There has been a good deal of talk about crows recently, so I thought I would put my oar in. There probably have been fish crows on the Island for several years, but to tell the fish crows from American crows is tough. Recently I met up with Alvaro Jaramillo, who is a bird tour operator and author of books and articles about birds in bird magazines. We were talking about tough ID problems (gulls) and I mentioned the crow problem. He said that he had written a piece recently on the subject in Bird Watcher’s Digest. I immediately dug up that issue and will do my best to summarize what Alvaro had to say, as it was the best comparison I have seen so far.
The first piece of information Alvaro gave was of no help to Vineyard birders. He mentioned that fish crows are more associated with water than American crows. Well . . . the Vineyard’s American crows certainly are near water.
Next was the visual appearance, tough to do as the crows are very similar. However, with a good deal of practice one might be able to pick out the smaller fish crow from a migrating flock of mixed American and fish crows as it heads to the Vineyard for the evening. The fish crow has a smaller and thinner bill and, as Alvaro notes, “often has more of a hook at the tip.” The American crow’s wings tend to be shorter and blunter than those of the fish crow. If you are lucky enough to see both crows on the ground, you would find that the fish crow has shorter legs than its longer-legged cousin the American crow. Alvaro notes that the fish crow’s “shorter legs make it waddle more when walking.”
The best way to differentiate between these two crows is by their voice. The nasal two-note call of the fish crow sounds like someone saying “uh, uh” or, as Richard Crossley notes, “a kid with a deep voice saying “no, no.” The fish crows don’t always use the two-note call and their single call is similar to the American crow, but with practice one can sense that the higher pitched single note is that of the fish crow. Just hope the crow in question gives a two-note call and check out the November/December issue of Bird Watcher’s Digest for Alvaro’s article, Eating Crow — and Ravens.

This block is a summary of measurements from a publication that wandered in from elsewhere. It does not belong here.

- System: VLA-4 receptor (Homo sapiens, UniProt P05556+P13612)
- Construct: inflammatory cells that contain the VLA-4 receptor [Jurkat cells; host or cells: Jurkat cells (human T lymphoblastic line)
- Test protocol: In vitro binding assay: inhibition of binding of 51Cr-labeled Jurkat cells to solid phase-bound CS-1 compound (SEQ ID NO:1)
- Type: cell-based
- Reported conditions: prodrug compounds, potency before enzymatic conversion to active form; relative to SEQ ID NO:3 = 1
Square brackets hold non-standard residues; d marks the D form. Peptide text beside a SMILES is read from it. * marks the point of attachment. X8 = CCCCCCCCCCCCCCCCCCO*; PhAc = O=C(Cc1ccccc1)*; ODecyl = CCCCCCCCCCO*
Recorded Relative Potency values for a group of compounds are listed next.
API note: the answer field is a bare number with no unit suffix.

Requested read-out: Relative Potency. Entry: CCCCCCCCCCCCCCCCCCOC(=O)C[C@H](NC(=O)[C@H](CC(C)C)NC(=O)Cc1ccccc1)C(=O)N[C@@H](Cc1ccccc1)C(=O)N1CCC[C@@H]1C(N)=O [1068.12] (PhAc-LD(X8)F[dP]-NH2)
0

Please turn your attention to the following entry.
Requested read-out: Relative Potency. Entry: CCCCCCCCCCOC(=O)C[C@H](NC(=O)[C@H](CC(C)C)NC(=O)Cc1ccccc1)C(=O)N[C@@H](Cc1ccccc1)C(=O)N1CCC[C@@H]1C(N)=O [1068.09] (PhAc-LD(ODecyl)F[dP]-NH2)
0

The most interesting sighting of the week comes from Natalie Conroy, who spotted ospreys back around the nest at Greenhouse Lane in Chilmark on Feb. 15!
Bert Fischer remarked that the Canada geese around Squibnocket are beginning to show signs of pair bonding. Bert observed one goose chasing wannabes from “its” cove and mute swans hanging out in the marshes and coves in which they usually build their nests.
Ken Magnuson sent me a series of great photographs, including one of dancing downy woodpeckers, that he took at Felix Neck on Feb. 19.
Allan Keith reported that the blue-winged teal drake was still at Squibnocket as of Feb. 14. He also counted 13 American coots and lesser scaup, gadwalls and red-breasted mergansers. The Eastern phoebe that was seen on the Christmas Bird Count is still by Allan’s house at Turtle Brook Farm as well.
Lindsey Lee called to say she had seen a hawk which had killed a blue jay near her West Tisbury home. She thought it was a merlin, but wasn’t sure. I am waiting for a photograph to confirm. She was surprised to see a hawk kill something seemingly larger than itself. I once saw an American kestrel kill an evening grosbeak many years ago. That was during a tough winter!
Susan B. Whiting is the coauthor of Vineyard Birds and Vineyard Birds II. Her Web site is vineyardbirds2.com. Please report your bird sightings to the Martha’s Vineyard Bird Hotline at 508-645-2913 or e-mail to firstname.lastname@example.org.